CALGARY -- Heather Campbell drives a 2017 BMW hybrid electric car. It has both a gas and electric power, but Campbell says she almost never uses the gasoline engine.

"The last time I bought gas it was only because I needed a carwash," she said. "And that's where the car washes are.”

Campbell might be an early adopter of electric vehicle (EV) technology, but a 2021 survey done by KPMG shows she’s on the leading edge of a wave of EV adoption.

The survey showed 68 per cent of Canadians are likely, or very likely, to purchase something electric as their next vehicle.

That number drops to 54 per cent in Alberta, Burt even so means a massive increase in electric vehicles on the road in the province.

Between 2016 and 2020, Alberta averaged 222,998 new vehicle purchases every year. If that trend continues, with 54 per cent being EVs, there will be more than 600,000 more electric vehicles in the province in the next five years.

That also means more than 600,000 cars plugged in, drawing power from the grid.

Mike Deising, a spokesperson for the Alberta Electric System Operator (AESO), says based on current projections looking ahead to 2040, Alberta’s power grid is well poise to handle the increase.

“In Alberta, by 2040, we're anticipating about 400 megawatts of increased load for electric vehicles. To put that in context, we set a new all time record earlier this year of 11,729 megawatts," said Deising.

“So,  based on what we're seeing with electric vehicles, right now, the overall Alberta grid will be able to integrate those from a megawatt capacity standpoint, there will be enough megawatts to meet that demand."

Deising cautions that "the grid" he’s referring to is the large province-wide system moving megawatts of electricity from power producers to power distributors.

Deising says while the grid can handle the expected rise in EVs, distributors will face challenges.

“Definitely at the local level, we're going to have to have upgrades in communities and on the distribution system," he said.

ENMAX vice-president Jana Mosley says the real strain EVs will put on the electric system will be close to home.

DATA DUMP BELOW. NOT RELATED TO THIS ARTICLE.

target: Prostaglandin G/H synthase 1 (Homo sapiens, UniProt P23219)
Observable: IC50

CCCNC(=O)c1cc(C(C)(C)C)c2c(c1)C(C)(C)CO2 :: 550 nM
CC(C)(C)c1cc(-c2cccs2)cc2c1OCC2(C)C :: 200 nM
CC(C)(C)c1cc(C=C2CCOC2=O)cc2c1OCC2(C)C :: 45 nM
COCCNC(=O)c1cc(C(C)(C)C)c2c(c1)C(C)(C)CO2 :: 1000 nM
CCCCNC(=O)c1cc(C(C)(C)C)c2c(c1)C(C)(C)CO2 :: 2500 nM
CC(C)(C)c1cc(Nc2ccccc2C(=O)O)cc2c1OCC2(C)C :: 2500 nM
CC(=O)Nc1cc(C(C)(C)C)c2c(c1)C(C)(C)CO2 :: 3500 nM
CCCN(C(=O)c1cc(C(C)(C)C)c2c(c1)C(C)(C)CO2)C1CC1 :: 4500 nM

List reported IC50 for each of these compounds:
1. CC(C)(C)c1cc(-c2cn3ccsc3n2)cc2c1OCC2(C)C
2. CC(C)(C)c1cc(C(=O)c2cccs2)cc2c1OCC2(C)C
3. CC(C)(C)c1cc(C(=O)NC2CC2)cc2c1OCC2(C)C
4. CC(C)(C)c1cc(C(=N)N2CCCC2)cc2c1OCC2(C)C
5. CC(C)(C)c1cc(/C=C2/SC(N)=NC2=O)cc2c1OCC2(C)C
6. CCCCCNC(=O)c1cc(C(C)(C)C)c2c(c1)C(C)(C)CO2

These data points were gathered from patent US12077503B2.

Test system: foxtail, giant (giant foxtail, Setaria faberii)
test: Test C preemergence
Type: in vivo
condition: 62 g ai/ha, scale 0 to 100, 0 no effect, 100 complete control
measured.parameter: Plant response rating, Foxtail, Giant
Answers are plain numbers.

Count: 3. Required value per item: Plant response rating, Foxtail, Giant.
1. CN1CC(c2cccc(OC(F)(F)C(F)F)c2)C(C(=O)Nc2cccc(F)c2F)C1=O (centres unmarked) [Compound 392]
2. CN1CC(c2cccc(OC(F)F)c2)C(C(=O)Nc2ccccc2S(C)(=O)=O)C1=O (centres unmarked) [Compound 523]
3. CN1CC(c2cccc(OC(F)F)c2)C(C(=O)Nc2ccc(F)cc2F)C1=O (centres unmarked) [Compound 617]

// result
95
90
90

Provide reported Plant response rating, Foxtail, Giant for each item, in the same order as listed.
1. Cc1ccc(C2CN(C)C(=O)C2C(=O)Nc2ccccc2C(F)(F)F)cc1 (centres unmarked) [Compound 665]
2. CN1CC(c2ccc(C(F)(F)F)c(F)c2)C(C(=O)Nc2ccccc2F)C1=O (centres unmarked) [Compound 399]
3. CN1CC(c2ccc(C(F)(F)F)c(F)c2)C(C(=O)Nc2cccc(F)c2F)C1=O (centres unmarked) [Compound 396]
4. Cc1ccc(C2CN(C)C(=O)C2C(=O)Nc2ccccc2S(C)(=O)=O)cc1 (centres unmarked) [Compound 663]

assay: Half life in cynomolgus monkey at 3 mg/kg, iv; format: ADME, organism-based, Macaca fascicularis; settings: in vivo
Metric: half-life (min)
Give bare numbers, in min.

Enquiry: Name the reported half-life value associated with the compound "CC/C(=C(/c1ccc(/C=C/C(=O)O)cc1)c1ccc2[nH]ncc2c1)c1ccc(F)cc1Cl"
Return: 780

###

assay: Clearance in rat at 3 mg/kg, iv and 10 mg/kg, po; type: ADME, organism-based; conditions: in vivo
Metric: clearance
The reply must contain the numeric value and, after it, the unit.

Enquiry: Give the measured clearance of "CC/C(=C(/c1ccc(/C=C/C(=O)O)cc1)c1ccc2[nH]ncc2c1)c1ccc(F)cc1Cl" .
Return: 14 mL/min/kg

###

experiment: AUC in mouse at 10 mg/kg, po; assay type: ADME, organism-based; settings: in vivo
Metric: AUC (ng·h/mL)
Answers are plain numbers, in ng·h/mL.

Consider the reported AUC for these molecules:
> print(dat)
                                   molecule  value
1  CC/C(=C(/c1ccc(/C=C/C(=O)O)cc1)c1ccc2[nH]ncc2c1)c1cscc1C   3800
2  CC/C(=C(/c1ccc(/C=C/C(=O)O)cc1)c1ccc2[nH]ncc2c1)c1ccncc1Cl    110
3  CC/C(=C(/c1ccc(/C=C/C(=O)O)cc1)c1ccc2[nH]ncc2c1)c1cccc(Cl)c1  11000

“We could have the potential to overload residential area transformers, with just as many as two to three EV chargers plugged in charging at the same time in the same neighborhood," she said.

Mosley stresses that doesn’t mean the distribution system is running out of power, “But what it does mean is we’re likely stressing our equipment more than we would like to for the long haul, and we may need to replace that equipment sooner than later."

A pilot program underway by ENMAX is gauging the effect EV charging has on is system, monitoring everything from how much power is used, where it is used, and at what time EVs are usually put on charge.

Most EV charging is happening at home about 80 to 90 per cent of Evie owners tend to come home plug in around 5 p.m., and charge overnight.  

Mosley says small changes in the way EVs are charged could yield big savings.

“If we could shift that charging time, and not be charging all at the same time — or at system peak — we could double the amount of EV chargers we could connect to our system without having to do any system upgrades," she said.

Ontario has already moved some customers to time-of-use pricing, where customers have a so-called smart meter installed which allows the utility to offer favorable rates to customers who draw power at off-peak hours.

Mosley says it’s something consumers should be thinking about.

“As a society, and with our customers we should have a conversation about (it) and just see, Is there an opportunity to perhaps change some of our behaviors, to shift when we're using electricity and, and why?” she said.

Mosley adds the tests being run by ENMAX might push the idea forward.

"(It’s) early days, it's something we want to do in the second phase of our pilot program," she said.

"And it's something that we'll be talking with our regulator about the Alberta Utilities Commission, at what the opportunities are for customers.”

Campbell is part of ENMAX’s pilot program monitoring her EV electric use.  An engineer, she says she pays close attention to the data, and says her energy usage has only risen a tiny amount since buying her EV.

"I'd say it's negligible, but that's based on my driving habits," said Campbell, who admits her lifestyle may contribute to the low charging cost.

"I live in an inner city neighborhood where it's a walkable community," she said. "That even factored into my purchase of an electric vehicle, my driving patterns and my annual kilometers."